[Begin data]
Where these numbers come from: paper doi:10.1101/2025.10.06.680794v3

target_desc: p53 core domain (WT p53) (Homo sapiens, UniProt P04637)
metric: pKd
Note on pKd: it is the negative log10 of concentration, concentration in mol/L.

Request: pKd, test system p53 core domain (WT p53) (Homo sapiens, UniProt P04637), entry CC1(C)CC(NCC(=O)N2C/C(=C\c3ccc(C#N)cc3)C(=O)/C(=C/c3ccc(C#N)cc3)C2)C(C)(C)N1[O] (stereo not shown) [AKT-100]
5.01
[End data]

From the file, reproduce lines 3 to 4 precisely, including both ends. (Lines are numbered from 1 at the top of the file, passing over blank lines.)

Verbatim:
metric: pKd
Note on pKd: it is the negative log10 of concentration, concentration in mol/L.